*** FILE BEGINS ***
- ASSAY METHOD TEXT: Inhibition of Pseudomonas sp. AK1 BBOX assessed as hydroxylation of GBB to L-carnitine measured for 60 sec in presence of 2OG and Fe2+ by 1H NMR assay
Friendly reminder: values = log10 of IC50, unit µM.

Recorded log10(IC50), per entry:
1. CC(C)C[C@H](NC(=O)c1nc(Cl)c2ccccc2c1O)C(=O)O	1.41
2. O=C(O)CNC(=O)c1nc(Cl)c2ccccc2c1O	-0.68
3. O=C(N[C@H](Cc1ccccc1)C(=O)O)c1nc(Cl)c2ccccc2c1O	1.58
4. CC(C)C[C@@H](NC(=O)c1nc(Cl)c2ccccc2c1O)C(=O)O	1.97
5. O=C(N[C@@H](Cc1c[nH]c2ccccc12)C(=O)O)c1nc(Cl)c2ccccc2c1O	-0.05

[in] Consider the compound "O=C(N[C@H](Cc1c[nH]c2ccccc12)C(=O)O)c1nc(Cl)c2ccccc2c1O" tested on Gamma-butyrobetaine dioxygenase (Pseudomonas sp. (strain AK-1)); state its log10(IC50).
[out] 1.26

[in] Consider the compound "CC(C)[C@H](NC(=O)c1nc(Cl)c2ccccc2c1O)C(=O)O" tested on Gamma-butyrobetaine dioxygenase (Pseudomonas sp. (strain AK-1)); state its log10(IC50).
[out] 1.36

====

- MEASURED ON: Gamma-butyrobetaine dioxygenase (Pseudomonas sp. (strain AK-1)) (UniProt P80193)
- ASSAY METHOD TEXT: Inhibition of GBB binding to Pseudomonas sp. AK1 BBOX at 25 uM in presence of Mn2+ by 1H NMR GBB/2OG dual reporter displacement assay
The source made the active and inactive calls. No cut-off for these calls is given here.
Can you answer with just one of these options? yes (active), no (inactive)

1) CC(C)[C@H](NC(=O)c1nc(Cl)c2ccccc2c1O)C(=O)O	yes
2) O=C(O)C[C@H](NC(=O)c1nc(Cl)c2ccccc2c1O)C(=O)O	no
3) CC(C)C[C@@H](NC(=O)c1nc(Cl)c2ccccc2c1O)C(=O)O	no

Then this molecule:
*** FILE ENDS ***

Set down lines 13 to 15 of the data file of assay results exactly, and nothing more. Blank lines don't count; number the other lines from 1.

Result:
====

- MEASURED ON: Gamma-butyrobetaine dioxygenase (Pseudomonas sp. (strain AK-1)) (UniProt P80193)
- ASSAY METHOD TEXT: Inhibition of GBB binding to Pseudomonas sp. AK1 BBOX at 25 uM in presence of Mn2+ by 1H NMR GBB/2OG dual reporter displacement assay